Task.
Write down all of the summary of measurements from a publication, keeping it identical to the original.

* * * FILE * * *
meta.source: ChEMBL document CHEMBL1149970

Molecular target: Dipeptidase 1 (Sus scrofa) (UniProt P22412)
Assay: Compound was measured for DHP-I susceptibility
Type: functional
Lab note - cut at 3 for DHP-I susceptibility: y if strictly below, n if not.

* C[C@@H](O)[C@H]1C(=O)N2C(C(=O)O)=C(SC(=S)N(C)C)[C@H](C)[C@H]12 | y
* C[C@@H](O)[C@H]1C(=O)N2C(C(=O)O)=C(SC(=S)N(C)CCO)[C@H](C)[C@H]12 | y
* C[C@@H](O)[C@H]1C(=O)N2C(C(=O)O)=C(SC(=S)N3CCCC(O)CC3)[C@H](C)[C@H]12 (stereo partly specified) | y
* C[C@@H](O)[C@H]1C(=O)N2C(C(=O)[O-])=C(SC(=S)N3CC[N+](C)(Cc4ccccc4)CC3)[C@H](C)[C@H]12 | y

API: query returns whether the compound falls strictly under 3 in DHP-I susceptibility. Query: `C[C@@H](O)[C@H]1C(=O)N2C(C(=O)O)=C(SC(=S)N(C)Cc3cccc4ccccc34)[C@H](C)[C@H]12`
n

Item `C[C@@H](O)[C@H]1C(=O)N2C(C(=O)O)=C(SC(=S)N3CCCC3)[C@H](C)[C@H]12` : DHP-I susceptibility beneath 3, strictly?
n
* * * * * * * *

meta.source: ChEMBL document CHEMBL1149970

Molecular target: Dipeptidase 1 (Sus scrofa) (UniProt P22412)
Assay: Compound was measured for DHP-I susceptibility
Type: functional
Lab note - cut at 3 for DHP-I susceptibility: y if strictly below, n if not.

* C[C@@H](O)[C@H]1C(=O)N2C(C(=O)O)=C(SC(=S)N(C)C)[C@H](C)[C@H]12 | y
* C[C@@H](O)[C@H]1C(=O)N2C(C(=O)O)=C(SC(=S)N(C)CCO)[C@H](C)[C@H]12 | y
* C[C@@H](O)[C@H]1C(=O)N2C(C(=O)O)=C(SC(=S)N3CCCC(O)CC3)[C@H](C)[C@H]12 (stereo partly specified) | y
* C[C@@H](O)[C@H]1C(=O)N2C(C(=O)[O-])=C(SC(=S)N3CC[N+](C)(Cc4ccccc4)CC3)[C@H](C)[C@H]12 | y

API: query returns whether the compound falls strictly under 3 in DHP-I susceptibility. Query: `C[C@@H](O)[C@H]1C(=O)N2C(C(=O)O)=C(SC(=S)N(C)Cc3cccc4ccccc34)[C@H](C)[C@H]12`
n

Item `C[C@@H](O)[C@H]1C(=O)N2C(C(=O)O)=C(SC(=S)N3CCCC3)[C@H](C)[C@H]12` : DHP-I susceptibility beneath 3, strictly?
n